SMU Digital Collections

 Window, ''The Father,'' Trinity Lutheran Church, Dallas, Texas

Octavio Medellin Art Work and Papers

Window, ''The Father,'' Trinity Lutheran Church, Dallas, Texas

Medellin School, myself directing bronze casting, Dallas, Tex., 1971

Medellin School, myself
directing bronze casting,
Dallas, Tex., 1971

Dallas Museum of Fine Arts Garden. Sculpture Show of Students

Dallas Museum of Fine Arts
Garden. Sculpture Show of
Students, ca. 1960s
Clay Model Garden Figure, Stekoll Oil Co., Dallas, Tex.

Clay Model Garden Figure,
Stekoll Oil Co., Dallas, Tex.,
1959
Working in Relief, Police Administration, Houston

Working in Relief, Police
Administration, Houston,
ca. 1952
Main Section of ''The Promised Land'' being Installed. Temple Emanu-El, Dallas, TX.

Main Section of ''The Promised
Land'' being Installed. Temple
Emanu-El, Dallas, TX., 1983
[Maquette of The Family]

[Maquette of The Family],
ca. 1940s-1980s

About the Collection

Holding library: Bywaters Special Collections, Hamon Arts Library

View more collections held by Bywaters Special Collections

 At my studio in Grand Prairie, TexasOverview

The Octavio Medellin Art Work and Papers digital collection is part of the Octavio Medellin Art Work and Papers physical collection, held by SMU's Bywaters Special Collections at the Hamon Arts Library.

The digital collection mainly comprises Series 6: Negatives/Slides, which consists of approximately 4,500 35-mm slides taken by Octavio Medellin (1907-1999), ca. 1950s-1980s. The images are separated into categories documenting Medellin’s art career. Included are slides of Medellin’s art work in progress and the processes he used in creating his sculpture primarily in stone, copper, and brass. Additional slides contain images of Medellin’s art installations in the Dallas area, including his mosaic work at Saint Bernard of Clairvaux Catholic Church, stain glass windows for the Trinity Lutheran Church, and glass ceiling lights in the Mercantile Bank Building. Other images are of his students and their work at the Medellin Art School, Medellin’s molten glass experiments, and his travels to Mexico where he studied both modern and historical architecture and relief carvings at ancient sites including Chichén Itzá, Palenque, and Tula.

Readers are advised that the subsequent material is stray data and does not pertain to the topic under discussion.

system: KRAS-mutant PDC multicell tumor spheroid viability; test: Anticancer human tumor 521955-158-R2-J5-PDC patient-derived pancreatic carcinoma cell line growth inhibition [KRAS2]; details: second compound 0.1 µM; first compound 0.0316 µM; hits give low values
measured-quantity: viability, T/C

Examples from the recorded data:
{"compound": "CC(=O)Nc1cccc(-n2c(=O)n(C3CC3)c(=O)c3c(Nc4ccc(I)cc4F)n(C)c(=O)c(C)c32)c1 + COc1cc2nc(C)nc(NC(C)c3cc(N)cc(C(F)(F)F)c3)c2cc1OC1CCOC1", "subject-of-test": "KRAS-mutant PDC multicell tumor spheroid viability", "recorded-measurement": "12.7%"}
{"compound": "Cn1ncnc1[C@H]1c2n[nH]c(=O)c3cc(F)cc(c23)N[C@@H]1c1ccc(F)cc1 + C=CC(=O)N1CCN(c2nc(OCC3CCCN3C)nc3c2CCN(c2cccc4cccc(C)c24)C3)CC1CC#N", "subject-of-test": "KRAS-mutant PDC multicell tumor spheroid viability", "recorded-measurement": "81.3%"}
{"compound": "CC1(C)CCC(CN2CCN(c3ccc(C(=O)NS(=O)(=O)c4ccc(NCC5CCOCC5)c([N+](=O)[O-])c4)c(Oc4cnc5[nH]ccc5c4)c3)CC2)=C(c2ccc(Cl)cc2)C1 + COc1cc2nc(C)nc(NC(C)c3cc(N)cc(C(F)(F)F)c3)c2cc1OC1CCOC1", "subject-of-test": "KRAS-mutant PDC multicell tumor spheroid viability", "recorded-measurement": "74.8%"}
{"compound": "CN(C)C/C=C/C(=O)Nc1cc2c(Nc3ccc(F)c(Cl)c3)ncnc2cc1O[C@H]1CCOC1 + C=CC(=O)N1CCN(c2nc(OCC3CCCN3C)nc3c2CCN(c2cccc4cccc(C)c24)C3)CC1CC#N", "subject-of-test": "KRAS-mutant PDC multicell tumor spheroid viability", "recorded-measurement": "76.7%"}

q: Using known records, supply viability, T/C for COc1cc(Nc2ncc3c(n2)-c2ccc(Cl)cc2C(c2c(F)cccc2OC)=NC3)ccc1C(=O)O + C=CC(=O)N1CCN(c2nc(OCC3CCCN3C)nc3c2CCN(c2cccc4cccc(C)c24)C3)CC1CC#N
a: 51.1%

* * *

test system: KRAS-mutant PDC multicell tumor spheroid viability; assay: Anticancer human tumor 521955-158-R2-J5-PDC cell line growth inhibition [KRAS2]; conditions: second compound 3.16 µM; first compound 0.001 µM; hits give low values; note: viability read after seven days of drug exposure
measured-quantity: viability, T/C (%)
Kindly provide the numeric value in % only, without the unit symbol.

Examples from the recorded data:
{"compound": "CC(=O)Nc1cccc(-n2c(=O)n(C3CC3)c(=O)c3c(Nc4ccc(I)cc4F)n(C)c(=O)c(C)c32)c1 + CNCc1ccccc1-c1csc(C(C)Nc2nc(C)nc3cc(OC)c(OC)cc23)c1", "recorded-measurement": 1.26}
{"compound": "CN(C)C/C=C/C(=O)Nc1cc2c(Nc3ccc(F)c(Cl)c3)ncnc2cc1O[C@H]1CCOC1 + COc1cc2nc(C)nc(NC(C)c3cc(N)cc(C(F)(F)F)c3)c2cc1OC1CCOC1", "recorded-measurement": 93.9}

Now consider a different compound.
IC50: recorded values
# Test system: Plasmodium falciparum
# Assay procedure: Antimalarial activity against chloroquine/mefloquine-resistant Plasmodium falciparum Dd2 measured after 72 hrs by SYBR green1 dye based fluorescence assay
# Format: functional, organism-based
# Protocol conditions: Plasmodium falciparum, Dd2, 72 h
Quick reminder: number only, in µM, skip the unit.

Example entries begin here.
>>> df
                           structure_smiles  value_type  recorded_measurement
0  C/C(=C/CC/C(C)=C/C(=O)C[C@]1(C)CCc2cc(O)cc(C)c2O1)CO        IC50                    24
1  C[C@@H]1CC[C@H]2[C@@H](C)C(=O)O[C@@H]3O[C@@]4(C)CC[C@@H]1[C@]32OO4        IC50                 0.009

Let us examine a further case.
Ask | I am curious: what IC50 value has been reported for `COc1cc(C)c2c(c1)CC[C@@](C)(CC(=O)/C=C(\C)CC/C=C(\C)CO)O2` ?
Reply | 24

Several related items are also available in the digital collection, including Maya-Toltec Temples and Carvings, 1938, an album that contains 181 photographs of Medellin’s travels in 1938 in Mexico, his family, the ruins at Chichén Itzá, people associated with the ancient Mayan sites, and his art and travel friends David and Kayla Slivka, and Medellin’s portfolio of 11 block prints titled Xtol: Dance of the Ancient Mayan People; Murals from the Temple of the Tigers at Chichen Itza, Yucatan, Mexico, which was influenced by his 1938 trip and published by the Dallas Museum of Fine Arts in 1947.  

 

The Life and Work of Octavio Medellin ''New City Hall'' Plaster Maquette and Lead Scale Model

Octavio Medellin was born in San Luis Potosi, Mexico, in 1907 at a time when his country stood on the brink of a violent revolution. His family, of Otomi Indian heritage, moved to San Antonio, Texas in 1920 where the young Medellin began his art studies at the San Antonio Art Institute with José Arpa and Xavier Gonzales, Spanish artists who had relocated to San Antonio and established flourishing art careers. In 1928 Medellin left San Antonio and moved to Chicago where he studied at the Chicago Art Institute. A year later he returned to Mexico to begin a three-year study of his native country’s art, customs, and history – a period that proved to be a major influence in the young artist’s artistic evolution. He traveled throughout the Gulf Coast, including the Yucatan, and studied the local crafts produced in small villages and the ancient ruins and sculpture of the Mayan and Toltec Indians. Mexico’s unique artistic culture profoundly influenced Medellin’s art and that of the many students he taught over the next four decades.